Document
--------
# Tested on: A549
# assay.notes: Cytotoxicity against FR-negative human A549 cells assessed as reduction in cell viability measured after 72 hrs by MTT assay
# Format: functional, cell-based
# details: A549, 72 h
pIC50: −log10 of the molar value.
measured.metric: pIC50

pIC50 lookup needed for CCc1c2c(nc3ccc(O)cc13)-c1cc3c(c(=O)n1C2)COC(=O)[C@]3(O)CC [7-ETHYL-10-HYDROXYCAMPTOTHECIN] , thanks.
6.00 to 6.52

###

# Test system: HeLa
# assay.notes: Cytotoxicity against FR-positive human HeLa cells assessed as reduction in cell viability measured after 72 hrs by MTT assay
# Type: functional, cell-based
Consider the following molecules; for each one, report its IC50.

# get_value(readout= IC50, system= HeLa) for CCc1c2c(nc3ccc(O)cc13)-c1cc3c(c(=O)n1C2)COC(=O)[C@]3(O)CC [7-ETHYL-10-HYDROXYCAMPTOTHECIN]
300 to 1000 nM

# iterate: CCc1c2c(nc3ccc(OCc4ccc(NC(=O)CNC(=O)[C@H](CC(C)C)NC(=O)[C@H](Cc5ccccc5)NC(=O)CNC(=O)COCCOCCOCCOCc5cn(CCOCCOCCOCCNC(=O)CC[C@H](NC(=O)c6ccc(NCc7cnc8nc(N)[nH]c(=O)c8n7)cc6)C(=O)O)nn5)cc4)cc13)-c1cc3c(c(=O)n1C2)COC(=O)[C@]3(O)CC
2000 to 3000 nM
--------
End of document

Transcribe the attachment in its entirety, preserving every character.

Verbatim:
# Tested on: A549
# assay.notes: Cytotoxicity against FR-negative human A549 cells assessed as reduction in cell viability measured after 72 hrs by MTT assay
# Format: functional, cell-based
# details: A549, 72 h
pIC50: −log10 of the molar value.
measured.metric: pIC50

pIC50 lookup needed for CCc1c2c(nc3ccc(O)cc13)-c1cc3c(c(=O)n1C2)COC(=O)[C@]3(O)CC [7-ETHYL-10-HYDROXYCAMPTOTHECIN] , thanks.
6.00 to 6.52

###

# Test system: HeLa
# assay.notes: Cytotoxicity against FR-positive human HeLa cells assessed as reduction in cell viability measured after 72 hrs by MTT assay
# Type: functional, cell-based
Consider the following molecules; for each one, report its IC50.

# get_value(readout= IC50, system= HeLa) for CCc1c2c(nc3ccc(O)cc13)-c1cc3c(c(=O)n1C2)COC(=O)[C@]3(O)CC [7-ETHYL-10-HYDROXYCAMPTOTHECIN]
300 to 1000 nM

# iterate: CCc1c2c(nc3ccc(OCc4ccc(NC(=O)CNC(=O)[C@H](CC(C)C)NC(=O)[C@H](Cc5ccccc5)NC(=O)CNC(=O)COCCOCCOCCOCc5cn(CCOCCOCCOCCNC(=O)CC[C@H](NC(=O)c6ccc(NCc7cnc8nc(N)[nH]c(=O)c8n7)cc6)C(=O)O)nn5)cc4)cc13)-c1cc3c(c(=O)n1C2)COC(=O)[C@]3(O)CC
2000 to 3000 nM